Campo de Fiori

Rome - Campo de Fiori

The Campo de Fiori (“Fields of Flowers”) is a very animated square of Rome; it was once a meadow and it supposedly has retained its name in remembrance. Another legend says that the name came from the mistress of Pompey the Great, who was known as Madam Flowers.
Everyday in the morning, a small picturesque market sets up in the square where it is possible to find flowers or various fruits and vegetables. During the evening, the square comes to life thanks to its numerous coffee shops and restaurants. It is a nice and well known place where Romans often meet to go out and enjoy the “Dolce Vita”.

Things to see

In the middle of the Campo de Fiori we can admire the impressive statue of the Dominican monk Giordano Bruno. Bruno was a mathematician, poet and philosopher who met Galileo and travelled through Europe. In 1593, he was arrested and convicted of heresy, his trial lasting for 7 years. Because he was such a talented orator, they nailed his tongue to his palate so he could not speak to anyone during his transfer to his place of death: the Campo de Fiori. He was burnt alive on Campo de Fiori on February 16th 1600.
To honor this freethinker, a statue in his likeness was realized by the sculptor Ettore Ferrari and put on the square. It was inaugurated on June 9th 1889 and many other freethinkers came to honor him. Pope Leo XIII said the installation of such a statue was an act of defiance against the Catholic Church. Despite this, each 16th of February, people come and bring flowers to the statue to commemorate the death of Giordano Bruno.
The Campo de Fiori is located nearby the Farnese Palace, a palace from the Renaissance which is now occupied by the embassy of France. The French government bought the palace for a lease of 99 years; the contract is set to expire in 2035.

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Campo de Fiori

Rome - Campo de Fiori

The Campo de Fiori (“Fields of Flowers”) is a very animated square of Rome; it was once a meadow and it supposedly has retained its name in remembrance. Another legend says that the name came from the mistress of Pompey the Great, who was known as Madam Flowers.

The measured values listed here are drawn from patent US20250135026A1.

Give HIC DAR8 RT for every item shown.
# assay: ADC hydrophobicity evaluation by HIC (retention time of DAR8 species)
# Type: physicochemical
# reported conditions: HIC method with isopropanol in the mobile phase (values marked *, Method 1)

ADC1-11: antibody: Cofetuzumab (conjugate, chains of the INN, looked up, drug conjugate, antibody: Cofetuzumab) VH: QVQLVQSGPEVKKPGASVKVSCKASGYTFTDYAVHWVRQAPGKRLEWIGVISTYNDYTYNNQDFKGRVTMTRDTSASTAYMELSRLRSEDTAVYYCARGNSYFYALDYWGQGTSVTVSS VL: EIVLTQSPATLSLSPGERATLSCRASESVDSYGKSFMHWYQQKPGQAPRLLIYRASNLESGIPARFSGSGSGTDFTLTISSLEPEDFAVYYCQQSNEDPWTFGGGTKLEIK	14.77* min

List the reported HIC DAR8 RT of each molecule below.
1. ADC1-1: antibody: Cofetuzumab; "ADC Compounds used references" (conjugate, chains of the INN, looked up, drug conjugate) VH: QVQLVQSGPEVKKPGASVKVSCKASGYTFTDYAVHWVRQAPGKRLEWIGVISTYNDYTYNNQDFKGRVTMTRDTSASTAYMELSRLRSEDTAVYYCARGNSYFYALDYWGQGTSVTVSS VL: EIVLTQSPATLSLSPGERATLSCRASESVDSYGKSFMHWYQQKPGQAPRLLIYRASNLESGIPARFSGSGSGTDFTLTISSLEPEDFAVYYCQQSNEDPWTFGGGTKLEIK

Everyday in the morning, a small picturesque market sets up in the square where it is possible to find flowers or various fruits and vegetables. During the evening, the square comes to life thanks to its numerous coffee shops and restaurants. It is a nice and well known place where Romans often meet to go out and enjoy the “Dolce Vita”.

Things to see

In the middle of the Campo de Fiori we can admire the impressive statue of the Dominican monk Giordano Bruno. Bruno was a mathematician, poet and philosopher who met Galileo and travelled through Europe. In 1593, he was arrested and convicted of heresy, his trial lasting for 7 years. Because he was such a talented orator, they nailed his tongue to his palate so he could not speak to anyone during his transfer to his place of death: the Campo de Fiori. He was burnt alive on Campo de Fiori on February 16th 1600.
To honor this freethinker, a statue in his likeness was realized by the sculptor Ettore Ferrari and put on the square. It was inaugurated on June 9th 1889 and many other freethinkers came to honor him. Pope Leo XIII said the installation of such a statue was an act of defiance against the Catholic Church. Despite this, each 16th of February, people come and bring flowers to the statue to commemorate the death of Giordano Bruno.
The Campo de Fiori is located nearby the Farnese Palace, a palace from the Renaissance which is now occupied by the embassy of France. The French government bought the palace for a lease of 99 years; the contract is set to expire in 2035.

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